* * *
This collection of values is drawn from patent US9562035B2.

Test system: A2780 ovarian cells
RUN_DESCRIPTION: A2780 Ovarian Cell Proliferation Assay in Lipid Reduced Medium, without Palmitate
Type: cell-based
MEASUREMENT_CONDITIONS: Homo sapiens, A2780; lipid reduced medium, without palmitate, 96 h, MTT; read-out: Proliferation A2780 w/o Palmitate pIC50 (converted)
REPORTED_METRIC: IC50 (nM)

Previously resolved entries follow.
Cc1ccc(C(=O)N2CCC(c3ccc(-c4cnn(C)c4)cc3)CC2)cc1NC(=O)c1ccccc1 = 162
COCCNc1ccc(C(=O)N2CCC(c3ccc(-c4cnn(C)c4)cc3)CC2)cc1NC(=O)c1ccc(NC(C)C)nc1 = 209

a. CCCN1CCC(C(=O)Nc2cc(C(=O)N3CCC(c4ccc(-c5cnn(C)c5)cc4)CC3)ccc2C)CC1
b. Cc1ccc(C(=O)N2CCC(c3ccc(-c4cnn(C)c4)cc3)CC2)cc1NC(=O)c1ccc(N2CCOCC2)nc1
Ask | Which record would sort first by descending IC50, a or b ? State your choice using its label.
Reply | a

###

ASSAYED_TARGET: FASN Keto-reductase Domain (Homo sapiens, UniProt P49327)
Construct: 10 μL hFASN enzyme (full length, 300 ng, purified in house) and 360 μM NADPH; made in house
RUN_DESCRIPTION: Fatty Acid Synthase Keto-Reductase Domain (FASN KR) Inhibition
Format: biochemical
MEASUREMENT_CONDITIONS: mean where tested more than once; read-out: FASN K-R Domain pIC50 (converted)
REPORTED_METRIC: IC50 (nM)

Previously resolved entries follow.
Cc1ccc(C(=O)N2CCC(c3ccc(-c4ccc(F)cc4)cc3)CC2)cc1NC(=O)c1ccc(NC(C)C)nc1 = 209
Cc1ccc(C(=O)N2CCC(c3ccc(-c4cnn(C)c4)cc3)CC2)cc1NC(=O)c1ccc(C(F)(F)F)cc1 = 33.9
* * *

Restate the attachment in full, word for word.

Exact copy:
This collection of values is drawn from patent US9562035B2.

Test system: A2780 ovarian cells
RUN_DESCRIPTION: A2780 Ovarian Cell Proliferation Assay in Lipid Reduced Medium, without Palmitate
Type: cell-based
MEASUREMENT_CONDITIONS: Homo sapiens, A2780; lipid reduced medium, without palmitate, 96 h, MTT; read-out: Proliferation A2780 w/o Palmitate pIC50 (converted)
REPORTED_METRIC: IC50 (nM)

Previously resolved entries follow.
Cc1ccc(C(=O)N2CCC(c3ccc(-c4cnn(C)c4)cc3)CC2)cc1NC(=O)c1ccccc1 = 162
COCCNc1ccc(C(=O)N2CCC(c3ccc(-c4cnn(C)c4)cc3)CC2)cc1NC(=O)c1ccc(NC(C)C)nc1 = 209

a. CCCN1CCC(C(=O)Nc2cc(C(=O)N3CCC(c4ccc(-c5cnn(C)c5)cc4)CC3)ccc2C)CC1
b. Cc1ccc(C(=O)N2CCC(c3ccc(-c4cnn(C)c4)cc3)CC2)cc1NC(=O)c1ccc(N2CCOCC2)nc1
Ask | Which record would sort first by descending IC50, a or b ? State your choice using its label.
Reply | a

###

ASSAYED_TARGET: FASN Keto-reductase Domain (Homo sapiens, UniProt P49327)
Construct: 10 μL hFASN enzyme (full length, 300 ng, purified in house) and 360 μM NADPH; made in house
RUN_DESCRIPTION: Fatty Acid Synthase Keto-Reductase Domain (FASN KR) Inhibition
Format: biochemical
MEASUREMENT_CONDITIONS: mean where tested more than once; read-out: FASN K-R Domain pIC50 (converted)
REPORTED_METRIC: IC50 (nM)

Previously resolved entries follow.
Cc1ccc(C(=O)N2CCC(c3ccc(-c4ccc(F)cc4)cc3)CC2)cc1NC(=O)c1ccc(NC(C)C)nc1 = 209
Cc1ccc(C(=O)N2CCC(c3ccc(-c4cnn(C)c4)cc3)CC2)cc1NC(=O)c1ccc(C(F)(F)F)cc1 = 33.9